Let’s say your best friend was visiting the area and you wanted to show them the best time ever. Where would you take them? Give us a little itinerary – say it was a week long trip, where would you eat, drink, visit, hang out, etc.
In normal times my best friend would want to see lots of theatre and I would take he to anything the amazing Buntport Theatre stages, then to Curious Theatre Company, and in Boulder to the Catamount shows, and anything the incredible actress Tamara Meneghini might be in. I’d make sure we catch a Clay Rose and the Gasoline lollipops live concert, a cinematic gem at the Dairy Center Boedecker theatre, and some modern dance from 3rd Law Danc/theatre. We’d grab food at AMU, Sushi AOI, or The Kitchen, or Tandoori Grill, and be have some beer at Southern Sun. I’d be sure to include a visit to my favorite shop — The Gypsy Jewel — on Pearl Street in Boulder, where every shawl and textile, has been personally selected by the owner (Maruta Kalnins), directly from the artists who created the work, all the way from a dusty old shop in Kathmandu, Jaipur India, or an ancient street in Riga, Latvia. Of course we would frequent the mountains, and visit Rocky Mountain National park, the lovely Boulder bike paths, and Gross reservoir, and if at all possible I’d ensure this visit took place during the outstanding world renown Jaipur Literature Festival (in Boulder) where minds and hearts are expanded and uplifted.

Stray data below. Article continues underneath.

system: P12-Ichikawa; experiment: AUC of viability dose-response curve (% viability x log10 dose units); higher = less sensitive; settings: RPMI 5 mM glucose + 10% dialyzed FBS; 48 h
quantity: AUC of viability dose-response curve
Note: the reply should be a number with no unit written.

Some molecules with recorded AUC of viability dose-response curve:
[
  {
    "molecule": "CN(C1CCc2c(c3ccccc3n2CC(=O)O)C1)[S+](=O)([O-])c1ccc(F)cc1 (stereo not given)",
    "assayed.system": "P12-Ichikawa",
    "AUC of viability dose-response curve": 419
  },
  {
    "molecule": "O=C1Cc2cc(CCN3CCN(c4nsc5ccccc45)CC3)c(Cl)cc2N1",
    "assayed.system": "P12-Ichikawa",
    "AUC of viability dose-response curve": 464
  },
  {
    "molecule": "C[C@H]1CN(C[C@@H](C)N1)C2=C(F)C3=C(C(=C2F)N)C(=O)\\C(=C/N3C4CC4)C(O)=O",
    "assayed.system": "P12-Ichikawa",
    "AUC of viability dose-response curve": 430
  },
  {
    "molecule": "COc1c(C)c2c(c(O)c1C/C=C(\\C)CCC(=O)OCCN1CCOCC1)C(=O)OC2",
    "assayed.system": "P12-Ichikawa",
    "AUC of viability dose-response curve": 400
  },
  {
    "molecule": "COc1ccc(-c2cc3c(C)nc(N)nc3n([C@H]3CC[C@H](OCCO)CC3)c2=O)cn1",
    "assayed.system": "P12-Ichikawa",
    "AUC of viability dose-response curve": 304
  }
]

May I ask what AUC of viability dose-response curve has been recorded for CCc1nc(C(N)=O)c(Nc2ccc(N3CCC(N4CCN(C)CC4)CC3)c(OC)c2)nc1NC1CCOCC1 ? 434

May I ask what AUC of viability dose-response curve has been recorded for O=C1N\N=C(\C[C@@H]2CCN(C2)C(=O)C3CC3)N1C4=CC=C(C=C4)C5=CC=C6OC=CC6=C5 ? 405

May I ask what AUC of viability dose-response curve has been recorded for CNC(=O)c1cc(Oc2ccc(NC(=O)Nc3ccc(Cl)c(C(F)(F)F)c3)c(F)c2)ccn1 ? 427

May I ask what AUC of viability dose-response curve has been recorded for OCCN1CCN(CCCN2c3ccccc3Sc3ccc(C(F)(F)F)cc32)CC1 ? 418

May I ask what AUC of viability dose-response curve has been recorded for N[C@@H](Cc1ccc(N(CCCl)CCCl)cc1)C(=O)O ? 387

Who else deserves some credit and recognition?
I owe my success to so many. Starting with the family, that allowed me independence and instilled confidence and self-worth from infancy. Later, a list or teachers were there to support my growth and expand horizons (Mrs. Joyce Lewin from St. Louis is a standout). I served four years in the Israeli Defense Force on an elite rescue unit, where my commanding officers and team mates trusted me with their lives (which was entirely reciprocal). When I began pursuing a career I had mentors in NYC (Herbert Berghof, William Hickey), Paris (Richard Armstrong, Ryszard Cieslak) and Tel Aviv (Dori Parnes, Gary Bilu) who continually challenged me, provided insight and expanded my range. The Interview Game was developed with my wife, Michal Lebowitsch Dayan, to whom I would dedicate any personal achievement, and was taken to new heights by Tamir Karta, Jesse Weaver, and Keith Gruen. The Interview Game is dedicated to the loving memory of Arthur B Cornfeld, who’s friendship and generosity made it possible.
Will Hartman & Omri Dayan